You are the owner of this article.
You have permission to edit this article.
Edit
alert

OU student publishes book of poetry, prose, essays depicting life as a Black woman in America amid social changes

  • 2
  • 1 min to read
Jamelia Reed

OU African and African American studies senior Jamelia Reed poses. 

OU student Jamelia Reed recently published her first book, “Changed Mentality,” a compilation of works inspired by her experiences in the past year and beyond.

Reed, an African and African American studies senior, said the book is a collection of poetry, prose and essays that reflect her thoughts, ideas and actions, and it is separated into two parts internal and external. According to the Amazon website, it analyzes “the author's changing mentality towards the past, present and future of herself and the world she lives in.”

In an interview with The Daily, Reed said the book analyzes her perspectives and experiences as well as how her mentality and the way she feels about certain issues have changed — especially during this past year. At OU, Reed has been an active leader as the Black Emergency Response Team’s current co-director.

“I've actually been writing for a while just for sanity,” Reed said in the interview. “And then, earlier this year, I shared it with a friend and he said ‘It (is) pretty good, you should write a book,' and I said, ‘You’re right.’ So I invested in it.”

In a Nov. 23 tweet, Reed said “Changed Mentality” had ranked No. 1 in Black & African American Poetry on Amazon.

Reed said she has always wanted to write and is happy with the success of the book so far, which could potentially help her pay her college tuition.

Reed said OU has a part in this writing experience, but society plays a bigger role.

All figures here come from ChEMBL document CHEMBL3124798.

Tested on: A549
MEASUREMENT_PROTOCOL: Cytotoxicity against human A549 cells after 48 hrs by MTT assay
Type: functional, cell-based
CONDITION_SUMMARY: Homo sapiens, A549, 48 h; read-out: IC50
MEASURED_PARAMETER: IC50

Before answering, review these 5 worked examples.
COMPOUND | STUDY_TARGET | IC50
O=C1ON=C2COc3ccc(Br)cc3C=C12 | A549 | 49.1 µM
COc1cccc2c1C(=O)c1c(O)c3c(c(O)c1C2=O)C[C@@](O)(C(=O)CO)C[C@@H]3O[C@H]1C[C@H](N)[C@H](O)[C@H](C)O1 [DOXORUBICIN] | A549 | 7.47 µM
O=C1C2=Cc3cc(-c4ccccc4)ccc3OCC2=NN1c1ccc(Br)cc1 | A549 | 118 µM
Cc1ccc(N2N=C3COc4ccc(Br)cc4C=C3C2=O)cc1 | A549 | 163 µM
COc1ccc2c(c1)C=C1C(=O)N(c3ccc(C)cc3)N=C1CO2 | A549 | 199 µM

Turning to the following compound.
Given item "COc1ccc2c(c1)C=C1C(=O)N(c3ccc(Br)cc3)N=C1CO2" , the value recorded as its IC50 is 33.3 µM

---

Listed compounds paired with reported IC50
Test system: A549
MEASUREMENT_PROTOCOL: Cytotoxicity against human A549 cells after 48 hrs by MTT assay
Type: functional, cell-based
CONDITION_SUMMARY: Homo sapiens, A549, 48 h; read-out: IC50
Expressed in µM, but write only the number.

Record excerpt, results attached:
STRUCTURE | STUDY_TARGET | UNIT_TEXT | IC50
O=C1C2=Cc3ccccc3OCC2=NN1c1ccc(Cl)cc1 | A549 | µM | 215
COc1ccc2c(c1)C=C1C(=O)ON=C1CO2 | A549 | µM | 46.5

“That’s just a bigger part of society, and it’s really just me living and existing and reflecting on the world I live in,” Reed said. “It’s not just OU, it's really our whole society that's causing this change and this shift.”

When asked about what she wants to accomplish with her writing, Reed said she wants people to understand that not everything they see from a person “is (all of) what is there.”

“Although you may be a great person, and you may be doing all this activism, you still have so much to learn, there's still so much to learn from all of us,” Reed said. “Accepting that although we are in this current state and you may be good, it doesn't mean we can't be better. And just understanding each other, understanding ourselves and understanding each others’ backgrounds can push us forward, as well as the perception of being Black and a woman in America. That's really what this book shows what it looks and what it feels like to be me in this bigger world.”

Support independent journalism serving OU

Do you appreciate the work we do as the only independent media outlet dedicated to serving OU students, faculty, staff and alumni on campus and around the world for more than 100 years?

Then consider helping fund our endeavors. Around the world, communities are grappling with what journalism is worth and how to fund the civic good that robust news organizations can generate. We believe The OU Daily and Crimson Quarterly magazine provide real value to this community both now by covering OU, and tomorrow by helping launch the careers of media professionals.

If you’re able, please SUPPORT US TODAY FOR AS LITTLE AS $1. You can make a one-time donation or a recurring pledge.

Load comments